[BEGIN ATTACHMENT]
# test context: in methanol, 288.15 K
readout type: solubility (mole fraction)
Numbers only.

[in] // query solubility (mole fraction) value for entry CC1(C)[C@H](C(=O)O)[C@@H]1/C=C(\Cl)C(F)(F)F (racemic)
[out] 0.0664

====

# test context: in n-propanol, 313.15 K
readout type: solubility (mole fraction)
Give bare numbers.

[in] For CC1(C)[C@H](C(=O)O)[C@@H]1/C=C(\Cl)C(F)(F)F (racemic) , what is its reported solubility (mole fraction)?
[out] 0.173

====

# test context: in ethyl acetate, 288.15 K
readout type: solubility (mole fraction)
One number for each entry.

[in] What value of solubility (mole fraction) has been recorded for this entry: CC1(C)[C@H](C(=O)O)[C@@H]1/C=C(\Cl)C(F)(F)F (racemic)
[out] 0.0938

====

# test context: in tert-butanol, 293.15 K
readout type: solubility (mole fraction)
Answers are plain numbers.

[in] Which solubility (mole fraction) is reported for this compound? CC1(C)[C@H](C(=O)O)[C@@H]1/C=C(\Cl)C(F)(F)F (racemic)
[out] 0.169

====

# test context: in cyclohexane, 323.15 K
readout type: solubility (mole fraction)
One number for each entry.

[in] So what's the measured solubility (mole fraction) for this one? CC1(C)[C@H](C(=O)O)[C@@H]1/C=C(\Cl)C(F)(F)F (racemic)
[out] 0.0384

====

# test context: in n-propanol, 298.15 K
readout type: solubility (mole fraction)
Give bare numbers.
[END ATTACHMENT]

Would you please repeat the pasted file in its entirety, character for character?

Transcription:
# test context: in methanol, 288.15 K
readout type: solubility (mole fraction)
Numbers only.

[in] // query solubility (mole fraction) value for entry CC1(C)[C@H](C(=O)O)[C@@H]1/C=C(\Cl)C(F)(F)F (racemic)
[out] 0.0664

====

# test context: in n-propanol, 313.15 K
readout type: solubility (mole fraction)
Give bare numbers.

[in] For CC1(C)[C@H](C(=O)O)[C@@H]1/C=C(\Cl)C(F)(F)F (racemic) , what is its reported solubility (mole fraction)?
[out] 0.173

====

# test context: in ethyl acetate, 288.15 K
readout type: solubility (mole fraction)
One number for each entry.

[in] What value of solubility (mole fraction) has been recorded for this entry: CC1(C)[C@H](C(=O)O)[C@@H]1/C=C(\Cl)C(F)(F)F (racemic)
[out] 0.0938

====

# test context: in tert-butanol, 293.15 K
readout type: solubility (mole fraction)
Answers are plain numbers.

[in] Which solubility (mole fraction) is reported for this compound? CC1(C)[C@H](C(=O)O)[C@@H]1/C=C(\Cl)C(F)(F)F (racemic)
[out] 0.169

====

# test context: in cyclohexane, 323.15 K
readout type: solubility (mole fraction)
One number for each entry.

[in] So what's the measured solubility (mole fraction) for this one? CC1(C)[C@H](C(=O)O)[C@@H]1/C=C(\Cl)C(F)(F)F (racemic)
[out] 0.0384

====

# test context: in n-propanol, 298.15 K
readout type: solubility (mole fraction)
Give bare numbers.